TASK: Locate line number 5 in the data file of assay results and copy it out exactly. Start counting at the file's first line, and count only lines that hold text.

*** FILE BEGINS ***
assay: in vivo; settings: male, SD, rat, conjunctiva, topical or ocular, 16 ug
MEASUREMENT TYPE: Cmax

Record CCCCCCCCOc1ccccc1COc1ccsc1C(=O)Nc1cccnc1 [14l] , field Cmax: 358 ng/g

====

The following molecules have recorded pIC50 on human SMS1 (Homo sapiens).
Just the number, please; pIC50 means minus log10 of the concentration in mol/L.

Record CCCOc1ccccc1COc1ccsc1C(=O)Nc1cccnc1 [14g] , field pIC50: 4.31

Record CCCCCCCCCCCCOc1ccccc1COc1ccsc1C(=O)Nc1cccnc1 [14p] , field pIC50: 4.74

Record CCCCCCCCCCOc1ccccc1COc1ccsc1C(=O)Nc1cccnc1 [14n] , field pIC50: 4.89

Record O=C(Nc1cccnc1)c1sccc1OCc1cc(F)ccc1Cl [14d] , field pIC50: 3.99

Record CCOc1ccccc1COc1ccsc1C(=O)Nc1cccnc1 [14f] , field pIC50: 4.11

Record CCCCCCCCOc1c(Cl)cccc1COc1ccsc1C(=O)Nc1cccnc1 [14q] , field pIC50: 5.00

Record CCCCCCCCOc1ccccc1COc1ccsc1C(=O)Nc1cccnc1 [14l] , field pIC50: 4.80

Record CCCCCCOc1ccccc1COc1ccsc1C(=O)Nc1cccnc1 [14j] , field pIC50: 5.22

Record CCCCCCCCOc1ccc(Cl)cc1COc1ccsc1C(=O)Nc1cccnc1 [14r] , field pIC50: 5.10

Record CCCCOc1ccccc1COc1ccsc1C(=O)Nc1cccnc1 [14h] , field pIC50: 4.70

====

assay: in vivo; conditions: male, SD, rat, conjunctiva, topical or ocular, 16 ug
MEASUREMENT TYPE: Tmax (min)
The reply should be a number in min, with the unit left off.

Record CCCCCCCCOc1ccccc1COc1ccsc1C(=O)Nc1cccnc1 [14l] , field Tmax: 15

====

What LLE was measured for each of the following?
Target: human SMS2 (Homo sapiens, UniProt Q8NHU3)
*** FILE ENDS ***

The following molecules have recorded pIC50 on human SMS1 (Homo sapiens).